Tuesday 28 May 2024
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This article first appeared in The Edge Malaysia Weekly on March 7, 2022 - March 13, 2022

DESPITE beating expectations with a headline-grabbing 6.1% dividend for 2021 and the dividend payout hitting a new all-time high of RM56.7 billion, the mood was not all celebratory at the Employees Provident Fund (EPF) when it released preliminary numbers for last year.

Not only did the RM110 billion Covid-19-related special withdrawals — which mostly took place last year — result in EPF booking its first net withdrawal in 20 years, there continues to be pressure from politicians lobbying for a fourth round of EPF withdrawals, despite the threat of a looming retirement crisis.

That withdrawals exceeded contributions (net withdrawals) by RM58.2 billion implies gross withdrawals of RM130 billion last year — 2.2 times gross withdrawals in 2020 and nearly three times (normal) gross withdrawals in 2019. Gross contributions to EPF were RM71.8 billion in 2021, Bernama reported on March 3, citing the Ministry of Finance. (EPF did not provide a breakdown of gross contributions and withdrawals, and the monthly data has not been released on Bank Negara Malaysia’s website since mid-2020.)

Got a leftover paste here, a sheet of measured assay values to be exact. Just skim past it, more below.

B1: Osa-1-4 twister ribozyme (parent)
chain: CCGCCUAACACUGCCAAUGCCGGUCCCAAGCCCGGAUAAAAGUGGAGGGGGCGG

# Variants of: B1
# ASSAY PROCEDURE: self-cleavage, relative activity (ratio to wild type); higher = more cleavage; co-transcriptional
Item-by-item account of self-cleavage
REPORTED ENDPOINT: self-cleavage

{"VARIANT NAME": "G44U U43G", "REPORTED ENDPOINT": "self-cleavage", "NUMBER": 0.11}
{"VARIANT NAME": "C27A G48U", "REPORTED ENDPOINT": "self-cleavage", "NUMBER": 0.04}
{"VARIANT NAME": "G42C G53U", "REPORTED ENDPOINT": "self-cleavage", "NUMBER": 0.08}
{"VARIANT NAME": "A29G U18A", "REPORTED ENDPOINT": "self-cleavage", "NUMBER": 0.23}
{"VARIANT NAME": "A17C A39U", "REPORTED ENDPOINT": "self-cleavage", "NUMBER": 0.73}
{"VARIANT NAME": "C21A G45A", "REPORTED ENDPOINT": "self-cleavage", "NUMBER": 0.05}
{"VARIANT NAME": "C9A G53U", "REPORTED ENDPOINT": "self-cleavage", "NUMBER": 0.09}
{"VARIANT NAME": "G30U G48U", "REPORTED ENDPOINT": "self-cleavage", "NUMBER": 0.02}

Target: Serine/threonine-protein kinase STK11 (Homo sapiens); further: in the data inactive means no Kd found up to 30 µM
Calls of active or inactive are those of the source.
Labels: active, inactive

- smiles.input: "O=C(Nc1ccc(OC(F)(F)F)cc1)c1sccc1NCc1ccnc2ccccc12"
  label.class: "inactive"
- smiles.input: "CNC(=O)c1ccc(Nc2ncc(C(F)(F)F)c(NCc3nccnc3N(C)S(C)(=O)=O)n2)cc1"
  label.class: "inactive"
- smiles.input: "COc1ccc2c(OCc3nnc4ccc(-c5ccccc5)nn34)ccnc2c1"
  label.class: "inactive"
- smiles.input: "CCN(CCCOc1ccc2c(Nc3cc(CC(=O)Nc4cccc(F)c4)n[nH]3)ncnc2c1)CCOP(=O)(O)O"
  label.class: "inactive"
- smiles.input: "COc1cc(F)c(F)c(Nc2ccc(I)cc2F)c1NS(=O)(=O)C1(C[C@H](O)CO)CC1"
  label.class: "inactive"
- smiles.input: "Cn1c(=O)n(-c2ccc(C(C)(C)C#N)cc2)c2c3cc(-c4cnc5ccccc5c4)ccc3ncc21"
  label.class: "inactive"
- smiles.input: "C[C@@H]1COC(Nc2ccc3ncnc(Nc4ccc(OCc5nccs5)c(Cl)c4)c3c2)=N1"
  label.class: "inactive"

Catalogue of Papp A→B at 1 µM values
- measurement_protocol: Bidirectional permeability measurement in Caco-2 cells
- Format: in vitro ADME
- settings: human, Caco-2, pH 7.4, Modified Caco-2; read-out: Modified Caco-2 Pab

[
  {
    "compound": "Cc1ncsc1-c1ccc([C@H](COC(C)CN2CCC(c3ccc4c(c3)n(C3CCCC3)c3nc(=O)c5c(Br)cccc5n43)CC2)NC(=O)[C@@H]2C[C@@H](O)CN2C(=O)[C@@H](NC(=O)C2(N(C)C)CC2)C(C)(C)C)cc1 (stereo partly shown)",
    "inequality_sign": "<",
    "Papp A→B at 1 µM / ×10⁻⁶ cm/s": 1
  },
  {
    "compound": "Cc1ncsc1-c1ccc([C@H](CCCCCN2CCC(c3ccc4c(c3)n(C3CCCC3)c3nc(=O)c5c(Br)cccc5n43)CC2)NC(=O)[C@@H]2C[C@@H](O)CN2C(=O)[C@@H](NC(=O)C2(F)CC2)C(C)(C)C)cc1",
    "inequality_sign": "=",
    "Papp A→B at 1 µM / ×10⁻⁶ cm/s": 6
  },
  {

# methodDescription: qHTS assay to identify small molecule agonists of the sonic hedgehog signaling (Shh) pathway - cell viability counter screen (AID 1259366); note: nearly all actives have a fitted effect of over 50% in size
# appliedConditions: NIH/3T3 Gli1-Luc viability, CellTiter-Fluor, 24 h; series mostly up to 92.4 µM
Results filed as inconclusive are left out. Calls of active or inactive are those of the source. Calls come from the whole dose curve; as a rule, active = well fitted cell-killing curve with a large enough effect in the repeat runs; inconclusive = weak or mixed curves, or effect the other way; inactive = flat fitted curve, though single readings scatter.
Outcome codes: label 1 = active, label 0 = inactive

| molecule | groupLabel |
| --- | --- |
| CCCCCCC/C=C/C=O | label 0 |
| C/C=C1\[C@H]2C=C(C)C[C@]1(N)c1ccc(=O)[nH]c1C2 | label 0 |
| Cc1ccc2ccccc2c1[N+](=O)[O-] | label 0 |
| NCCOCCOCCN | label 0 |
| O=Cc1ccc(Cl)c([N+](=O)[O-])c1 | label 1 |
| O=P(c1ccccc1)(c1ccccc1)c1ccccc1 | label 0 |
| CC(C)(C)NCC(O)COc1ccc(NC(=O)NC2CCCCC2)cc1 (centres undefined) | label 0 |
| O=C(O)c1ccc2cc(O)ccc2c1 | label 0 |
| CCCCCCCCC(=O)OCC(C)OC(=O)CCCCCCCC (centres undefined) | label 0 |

To cater for the spike in withdrawals last year that changed its liquidity requirements, EPF had to make tough decisions, including holding back investments domestically and prematurely taking profits on overseas investments that it would have otherwise kept to enjoy further upside.